Each week we’re giving you our weekly report highlighting the top compliance news articles from various industry news publications. We have selected the most relevant and important news articles related to registered investment adviser ("RIA") compliance and regulatory issues. This week's recap focuses on the Securities and Exchange Commission's ("SEC") examination program and forthcoming guidance, the SEC's Regulation Best Interest ("Reg BI") rule, and why RIAs should expect examiners to scrutinize fees. Check back each week for the latest list of top stories.
Here's our top investment adviser compliance articles for the week of March 1st, 2019:
1. Advisor Exam Rate Likely to Drop in 19' Due to Shutdown: SEC (Author- Melanie Waddell, ThinkAdvisor)
Due to the government shutdown at the beginning of the year, “the Securities and Exchange Commission’s (“SEC”) exams of investment advisors and investment companies will ‘take a hit’ this year”, said Dan Kahl, deputy direction of the SEC’s Office of Compliance Inspections and Examinations (“OCIE”). Kahl also stated that a soon to be released OCIE risk alerts will focus on Regulation SP ("Reg SP") and compliance policies. He suggests taking “a look at your Reg SP policies and procedures that address such things as confidentiality of client information.”
2. SEC Examiners Come After Fee Abuses (Author- Tracey Longo, Financial Advisor Magazine)
Tracey Longo writes, “Advisors should expect examiners to drill down into the fees they’re charging clients, the adequacy of their fee disclosures and how investment choices impact investors’ bottom lines.” This is to ensure that advisors are acting on what is in the best interest of their client, as Dan Kahl stated, “The SEC’s goal is to ensure that advisors are choosing the lowest-cost, most appropriate investments for investors.” To help reach this goal, the SEC created the Voluntary Settlement Program which “allowed firms to self-report transgressions to the SEC and make clients whole in exchange for an elimination in penalties.”
3. Congressional Legislation Not the Answer a Fiduciary Standard (Author - Diana Britton, Wealth Management)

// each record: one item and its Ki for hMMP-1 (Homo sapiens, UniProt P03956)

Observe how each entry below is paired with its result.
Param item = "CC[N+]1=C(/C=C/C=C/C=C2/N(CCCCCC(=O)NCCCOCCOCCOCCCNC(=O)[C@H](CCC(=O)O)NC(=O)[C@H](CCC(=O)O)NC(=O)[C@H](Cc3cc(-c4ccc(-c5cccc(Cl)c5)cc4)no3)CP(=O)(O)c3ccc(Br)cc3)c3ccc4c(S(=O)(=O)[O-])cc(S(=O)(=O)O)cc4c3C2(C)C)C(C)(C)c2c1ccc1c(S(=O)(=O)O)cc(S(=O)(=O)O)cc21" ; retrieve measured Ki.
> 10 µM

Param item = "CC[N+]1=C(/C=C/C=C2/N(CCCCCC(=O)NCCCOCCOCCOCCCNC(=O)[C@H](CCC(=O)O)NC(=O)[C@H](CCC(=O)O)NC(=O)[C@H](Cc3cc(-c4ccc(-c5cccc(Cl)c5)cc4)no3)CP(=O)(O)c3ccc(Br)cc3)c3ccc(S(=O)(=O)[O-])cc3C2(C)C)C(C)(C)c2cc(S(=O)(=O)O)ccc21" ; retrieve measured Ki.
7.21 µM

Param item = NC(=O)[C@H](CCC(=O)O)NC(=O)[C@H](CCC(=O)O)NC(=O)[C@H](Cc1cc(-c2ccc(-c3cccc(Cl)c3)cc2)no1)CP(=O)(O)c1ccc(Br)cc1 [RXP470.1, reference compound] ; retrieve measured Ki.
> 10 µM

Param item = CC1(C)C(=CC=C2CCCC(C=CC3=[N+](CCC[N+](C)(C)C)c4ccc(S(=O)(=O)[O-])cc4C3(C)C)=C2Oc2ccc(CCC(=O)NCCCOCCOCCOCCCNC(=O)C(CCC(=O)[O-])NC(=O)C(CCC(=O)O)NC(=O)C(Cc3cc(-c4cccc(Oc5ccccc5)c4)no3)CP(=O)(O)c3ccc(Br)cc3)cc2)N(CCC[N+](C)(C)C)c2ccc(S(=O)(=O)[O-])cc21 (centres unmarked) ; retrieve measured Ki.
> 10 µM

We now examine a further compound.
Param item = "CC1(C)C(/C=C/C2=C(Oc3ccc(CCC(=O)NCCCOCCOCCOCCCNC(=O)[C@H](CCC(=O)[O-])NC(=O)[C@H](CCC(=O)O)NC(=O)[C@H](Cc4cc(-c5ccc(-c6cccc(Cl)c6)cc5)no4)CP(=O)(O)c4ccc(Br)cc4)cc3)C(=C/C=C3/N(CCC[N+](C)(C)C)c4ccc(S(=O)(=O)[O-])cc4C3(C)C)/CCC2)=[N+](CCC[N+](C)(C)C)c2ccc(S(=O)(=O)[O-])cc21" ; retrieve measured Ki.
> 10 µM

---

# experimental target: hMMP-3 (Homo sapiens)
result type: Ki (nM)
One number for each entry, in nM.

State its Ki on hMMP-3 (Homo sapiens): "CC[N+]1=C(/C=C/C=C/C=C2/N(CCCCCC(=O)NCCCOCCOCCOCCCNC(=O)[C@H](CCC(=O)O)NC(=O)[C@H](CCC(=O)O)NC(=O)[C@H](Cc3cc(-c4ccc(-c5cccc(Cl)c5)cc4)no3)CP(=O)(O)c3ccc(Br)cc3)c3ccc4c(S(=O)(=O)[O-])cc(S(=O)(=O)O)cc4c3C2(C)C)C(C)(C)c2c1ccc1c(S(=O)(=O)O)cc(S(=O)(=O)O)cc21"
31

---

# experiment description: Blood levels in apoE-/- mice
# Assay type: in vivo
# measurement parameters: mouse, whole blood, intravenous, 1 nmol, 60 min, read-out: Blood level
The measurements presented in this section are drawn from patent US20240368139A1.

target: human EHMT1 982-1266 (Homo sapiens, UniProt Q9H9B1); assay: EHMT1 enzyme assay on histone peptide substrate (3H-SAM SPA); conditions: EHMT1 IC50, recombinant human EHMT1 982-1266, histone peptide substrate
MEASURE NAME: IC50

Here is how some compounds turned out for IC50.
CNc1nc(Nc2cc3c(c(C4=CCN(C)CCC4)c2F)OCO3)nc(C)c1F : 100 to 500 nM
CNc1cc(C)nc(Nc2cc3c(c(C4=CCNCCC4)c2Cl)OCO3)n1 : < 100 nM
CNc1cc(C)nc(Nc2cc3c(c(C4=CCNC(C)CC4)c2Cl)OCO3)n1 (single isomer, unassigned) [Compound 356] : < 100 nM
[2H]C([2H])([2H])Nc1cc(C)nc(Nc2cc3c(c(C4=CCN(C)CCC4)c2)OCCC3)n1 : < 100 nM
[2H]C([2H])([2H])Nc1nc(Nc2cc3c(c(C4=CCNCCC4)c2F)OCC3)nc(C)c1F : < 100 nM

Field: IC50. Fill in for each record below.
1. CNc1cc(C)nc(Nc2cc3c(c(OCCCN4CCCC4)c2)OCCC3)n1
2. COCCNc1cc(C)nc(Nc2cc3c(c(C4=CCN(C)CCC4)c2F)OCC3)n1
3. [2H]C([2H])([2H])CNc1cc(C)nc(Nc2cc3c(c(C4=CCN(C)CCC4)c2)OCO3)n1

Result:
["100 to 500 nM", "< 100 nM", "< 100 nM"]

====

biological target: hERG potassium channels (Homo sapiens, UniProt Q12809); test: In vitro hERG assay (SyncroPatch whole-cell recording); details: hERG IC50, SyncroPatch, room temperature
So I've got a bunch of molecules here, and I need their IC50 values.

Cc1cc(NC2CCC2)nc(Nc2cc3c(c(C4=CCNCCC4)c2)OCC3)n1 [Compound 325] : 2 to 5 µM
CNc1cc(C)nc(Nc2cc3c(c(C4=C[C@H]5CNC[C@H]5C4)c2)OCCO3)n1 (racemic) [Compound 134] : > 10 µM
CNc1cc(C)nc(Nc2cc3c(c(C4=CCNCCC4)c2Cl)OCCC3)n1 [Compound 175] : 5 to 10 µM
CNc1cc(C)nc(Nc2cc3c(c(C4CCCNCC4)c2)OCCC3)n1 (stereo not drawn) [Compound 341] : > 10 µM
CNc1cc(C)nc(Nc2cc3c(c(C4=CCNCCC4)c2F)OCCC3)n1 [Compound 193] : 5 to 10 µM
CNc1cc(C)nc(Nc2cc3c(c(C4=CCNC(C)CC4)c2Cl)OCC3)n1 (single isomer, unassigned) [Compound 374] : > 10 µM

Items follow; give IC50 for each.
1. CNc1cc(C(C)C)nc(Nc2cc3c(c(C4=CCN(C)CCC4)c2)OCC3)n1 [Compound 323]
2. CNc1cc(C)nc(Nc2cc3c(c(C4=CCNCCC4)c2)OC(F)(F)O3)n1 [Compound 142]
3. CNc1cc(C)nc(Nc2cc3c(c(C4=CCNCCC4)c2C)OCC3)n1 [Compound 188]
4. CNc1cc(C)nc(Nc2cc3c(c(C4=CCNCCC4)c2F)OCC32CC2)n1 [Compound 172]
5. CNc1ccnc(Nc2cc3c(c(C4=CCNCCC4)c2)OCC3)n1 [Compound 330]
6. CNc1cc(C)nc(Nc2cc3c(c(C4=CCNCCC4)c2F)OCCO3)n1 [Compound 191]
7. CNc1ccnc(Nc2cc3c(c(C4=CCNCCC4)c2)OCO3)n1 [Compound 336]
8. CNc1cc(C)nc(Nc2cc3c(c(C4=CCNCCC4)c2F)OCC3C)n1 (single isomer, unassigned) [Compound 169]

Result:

According to Phyllis Borzi, former assistant secretary of labor for the Employee Benefits Security Administration and who oversaw the creation and implementation of the Department of Labor’s fiduciary rule, the public need to educate themselves and learn to recognize when they are working with a fiduciary. Many industry groups including the Committee for the Fiduciary Standard and the National Association of Personal Financial Advisors (“NAPFA”) have teamed up to create an online resource center called Advisor On My Side. The site includes educational tools and materials the public can utilize to make sure they are working with a fiduciary.
4. NASAA distances itself from state fiduciary efforts, wants RegBI to succeed (Author- Mark Schoeff Jr., InvestmentNews)
As state lawmakers work toward state-level fiduciary standards, the North American Securities Administrators Association (“NASAA”) wants to make their stance known and help the SEC in anyway they can. Michael Pieciak, president of NASAA stated, “We have been as an association focused on engaging with the SEC, trying to provide as many comments, as much direction as to how we think it can be improved as possible because we think that’s the most valuable use of our time right now.” Moving forward, Pieciak wants the SEC to be clearer on their overall goal and provide realistic examples.
5. What Makes a Financial Advisor a 'True' Fiduciary? (Author- Mindy Diamond, Wealth Management)
Mindy Diamond writes, “While wirehouse advisors may have every intention of action as a fiduciary and making decisions with their clients’ best interests in mind, the very nature of working for a big brokerage firm often makes it impossible for them to do so.” Depending on the situation, it may be hard for advisors to make the fiduciary-focused decision. Mark Tibergien, CEO of BNY Mellon Pershing Advisor Solutions, discussed what it means to be a “true” fiduciary, “As we look at the evolution of the financial services profession, consumers investors and clients are demanding a different relationship – that is , not just about what product is going to be sold to them, but what their advisor is going to do that will be transformative in their lives.”
Don't forget to check out last week's top RIA compliance news articles on SEC's Regulation Best Interest, brewing state fiduciary-related legislation, and the possible secession of local FPA chapters.. Be sure to check back next Friday for next week’s top articles!
RIA in a Box LLC is not a law firm, investment advisory firm, or CPA firm. RIA in a Box LLC does not provide legal advice or opinions to any party or client. You should always consult your relevant regulatory authorities or legal counsel if applicable..